FIG. 6 also illustrates the bottom surface of the light source housing 106. The illustrated embodiment includes five lighting elements 162, but other embodiments may include a different number of lighting elements, such as one, two, three, four, six, seven, eight, nine, ten or a greater number of lighting elements. The lighting elements 162 are mounted on a reflective plate (not shown) and enclosed by a face plate 164. In the illustrated embodiment, the lighting elements 162 are white LEDs. In other embodiments the lighting elements 162 can be incandescent, fluorescent, halogen, xenon, neon, or some other commercially-available lighting type. LEDs are particularly well suited for use in disclosed embodiments due to their compact size, low power demand, low beat output, long life and high durability. Instead of white LEDs, other embodiments may include LEDs of another color, such as red, orange, yellow, green or blue.

FIG. 7 is an exploded perspective view of the light source housing 106. The light source housing 106 includes a cap 166 and a bottom portion 168. Four locking projections 170 are positioned on the inside of the cap 166. The bottom portion 168 includes four channel-forming members 172 at positions corresponding to the positions of the locking projections 170. To secure the cap 166 to the bottom portion 168, the cap is placed on the bottom portion with the locking projections 170 between the channel-forming members 172. The cap 166 is then twisted causing the locking projections 170 to slide into channels in the channel-forming members 172 until they abut closed ends 174 (one shown in FIG. 7) of each channel-forming member 172.

The bottom portion 168 includes a battery compartment 176. In the illustrated embodiment, the battery compartment 176 is configured to hold three AAA batteries. These batteries are electrically connected in series with soldered connections (not shown) at the beginning and end of the series. Wires extending from the soldered connections provide power to a circuit board (not shown) to which the lighting elements 162 are attached. Other embodiments may include different power supply configurations. Embodiments powered by batteries can include any number, type and arrangement of batteries, such as two AA batteries in parallel or one nine volt battery directly connected to the circuit. Other embodiments may be hard wired to a permanent power source, such as a wall circuit.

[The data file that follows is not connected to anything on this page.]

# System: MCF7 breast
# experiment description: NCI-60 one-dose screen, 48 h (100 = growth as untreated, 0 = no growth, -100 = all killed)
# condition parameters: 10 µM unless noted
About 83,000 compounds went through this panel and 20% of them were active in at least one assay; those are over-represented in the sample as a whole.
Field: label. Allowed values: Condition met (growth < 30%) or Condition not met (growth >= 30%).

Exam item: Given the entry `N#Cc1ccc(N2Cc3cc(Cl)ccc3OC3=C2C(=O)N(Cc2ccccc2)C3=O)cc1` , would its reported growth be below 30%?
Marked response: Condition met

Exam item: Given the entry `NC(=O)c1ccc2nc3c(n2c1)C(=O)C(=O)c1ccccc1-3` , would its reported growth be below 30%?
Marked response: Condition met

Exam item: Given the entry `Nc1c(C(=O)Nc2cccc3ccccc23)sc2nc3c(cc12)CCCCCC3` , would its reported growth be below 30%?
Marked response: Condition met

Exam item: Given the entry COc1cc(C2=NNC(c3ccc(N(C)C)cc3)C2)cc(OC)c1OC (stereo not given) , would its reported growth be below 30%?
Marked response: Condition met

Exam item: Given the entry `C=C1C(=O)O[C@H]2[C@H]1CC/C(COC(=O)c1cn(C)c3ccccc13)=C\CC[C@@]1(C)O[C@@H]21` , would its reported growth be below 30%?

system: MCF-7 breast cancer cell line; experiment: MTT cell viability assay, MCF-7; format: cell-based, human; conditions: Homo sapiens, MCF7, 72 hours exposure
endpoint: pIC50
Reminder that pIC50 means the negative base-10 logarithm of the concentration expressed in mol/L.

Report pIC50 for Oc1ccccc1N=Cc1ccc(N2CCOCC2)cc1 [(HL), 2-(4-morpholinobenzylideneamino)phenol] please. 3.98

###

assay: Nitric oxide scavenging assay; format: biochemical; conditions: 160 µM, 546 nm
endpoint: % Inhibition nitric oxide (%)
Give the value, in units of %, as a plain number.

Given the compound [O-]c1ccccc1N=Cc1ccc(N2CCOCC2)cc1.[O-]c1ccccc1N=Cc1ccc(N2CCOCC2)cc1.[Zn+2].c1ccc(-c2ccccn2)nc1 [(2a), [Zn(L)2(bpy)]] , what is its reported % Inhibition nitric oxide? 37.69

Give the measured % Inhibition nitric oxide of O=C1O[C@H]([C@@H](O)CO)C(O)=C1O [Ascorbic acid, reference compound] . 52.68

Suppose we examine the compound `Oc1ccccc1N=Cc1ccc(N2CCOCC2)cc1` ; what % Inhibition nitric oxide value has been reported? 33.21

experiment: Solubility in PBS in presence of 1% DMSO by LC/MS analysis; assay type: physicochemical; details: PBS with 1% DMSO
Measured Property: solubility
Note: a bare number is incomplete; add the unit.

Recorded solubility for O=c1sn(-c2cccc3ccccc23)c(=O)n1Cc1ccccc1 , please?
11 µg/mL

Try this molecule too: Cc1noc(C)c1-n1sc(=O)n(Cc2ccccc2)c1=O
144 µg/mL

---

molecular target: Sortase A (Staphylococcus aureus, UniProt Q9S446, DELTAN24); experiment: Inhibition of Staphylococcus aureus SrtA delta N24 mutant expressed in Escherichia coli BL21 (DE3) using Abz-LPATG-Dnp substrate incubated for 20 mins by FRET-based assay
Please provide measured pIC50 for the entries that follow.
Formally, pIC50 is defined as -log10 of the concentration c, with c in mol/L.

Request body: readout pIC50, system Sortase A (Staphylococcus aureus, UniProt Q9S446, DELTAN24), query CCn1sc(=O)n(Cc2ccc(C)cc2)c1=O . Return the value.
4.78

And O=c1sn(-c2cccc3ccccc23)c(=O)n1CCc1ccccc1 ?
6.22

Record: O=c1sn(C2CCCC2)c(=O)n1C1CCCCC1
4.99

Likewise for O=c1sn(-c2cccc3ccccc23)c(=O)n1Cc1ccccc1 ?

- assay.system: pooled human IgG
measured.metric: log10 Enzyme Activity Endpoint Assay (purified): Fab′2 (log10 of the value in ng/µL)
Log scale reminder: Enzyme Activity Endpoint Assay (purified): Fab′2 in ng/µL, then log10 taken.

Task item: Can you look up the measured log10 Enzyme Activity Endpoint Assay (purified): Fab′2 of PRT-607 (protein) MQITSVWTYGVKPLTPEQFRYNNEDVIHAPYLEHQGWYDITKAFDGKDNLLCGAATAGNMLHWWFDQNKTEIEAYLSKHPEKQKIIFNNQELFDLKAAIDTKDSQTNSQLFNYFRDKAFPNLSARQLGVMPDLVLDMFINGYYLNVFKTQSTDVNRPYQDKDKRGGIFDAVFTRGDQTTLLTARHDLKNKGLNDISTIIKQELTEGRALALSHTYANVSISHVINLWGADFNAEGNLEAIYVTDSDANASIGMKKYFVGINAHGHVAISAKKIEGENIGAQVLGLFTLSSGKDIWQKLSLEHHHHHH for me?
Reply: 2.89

FIG. 7 also shows a power button 178 at the front of the bottom portion 168 of the light source housing 106. When the power button 178 is depressed, the lighting elements 162 turn on or off. The power button 178 also can be configured to toggle the lighting elements 162 between levels of light intensity. For example, a single press of the power button 178 may turn the lighting elements 162 on, a second press of the power button may increase the light intensity and a third press of the power button may turn the lighting elements off. Alternatively, the power button 178 can be configured to toggle between the activation of different numbers of lighting elements 162 from among a plurality of lighting elements. For example, a single press of the power button 178 may turn on a limited number of lighting elements 162, a second press of the power button may increase the number of illuminated lighting elements, and a third press of the power button may turn all the lighting elements off. The functionality of toggling the light intensity or the number of illuminated lighting elements can be incorporated by including a commercially-available dimmer or toggle switch on the circuit board. Instead of a power button 178, other embodiments may include another type of switch, such as a toggle switch or a rocker switch. Such switches can be positioned, for example, on a portion of the device 100 other than the bottom portion 168 of the light source housing 106.

In the device 100 illustrated, in FIGS. 1-7, the clip 104 removably attaches to the main assembly 102 by sliding into the main channel 140 on the underside of the base 110. In other embodiments, the clip 104 can be removably attached to the main assembly 102 by some other mechanism. For example, the clip 104 can be removably attached to the main assembly 102 by a commercially-available hook-and-loop fastener or a commercially-available peel-and-stick fastener. Alternatively, the clip 104 can be attached to the main assembly 102 by an additional clipping mechanism. The clip 104 typically is attached to the underside of the base 110. In some embodiments, however, the clip 104 is attached to another side of the base 110 (e.g., one of the vertical sides) or another portion of the main assembly 102 (e.g., one of the elongated members 108).

FIGS. 8-9 illustrate another embodiment of a light source housing that can be used with embodiments of the disclosed lighting device. The light source housing 180 shown in FIGS. 8-9 is similar to the light source housing 106 of the embodiment shown in FIGS. 1-7. Unlike the light source housing 106, however, the light source housing 180 is rotatable in two separate planes. The light source housing 180 includes a rear projection 182 with a first portion 184 and a second portion 186. The first portion 184 is rotatable relative to the second portion 186. FIG. 8 shows the light source housing 180 with the first portion 184 partially rotated relative to the second portion 186 from a starting position in which the perimeters of the first portion and the second portion are aligned. The second portion 186 is rotatable relative to the remainder of the lighting device (not shown) in substantially the same manner as the first hinge 112 of the embodiment shown in FIGS. 1-7.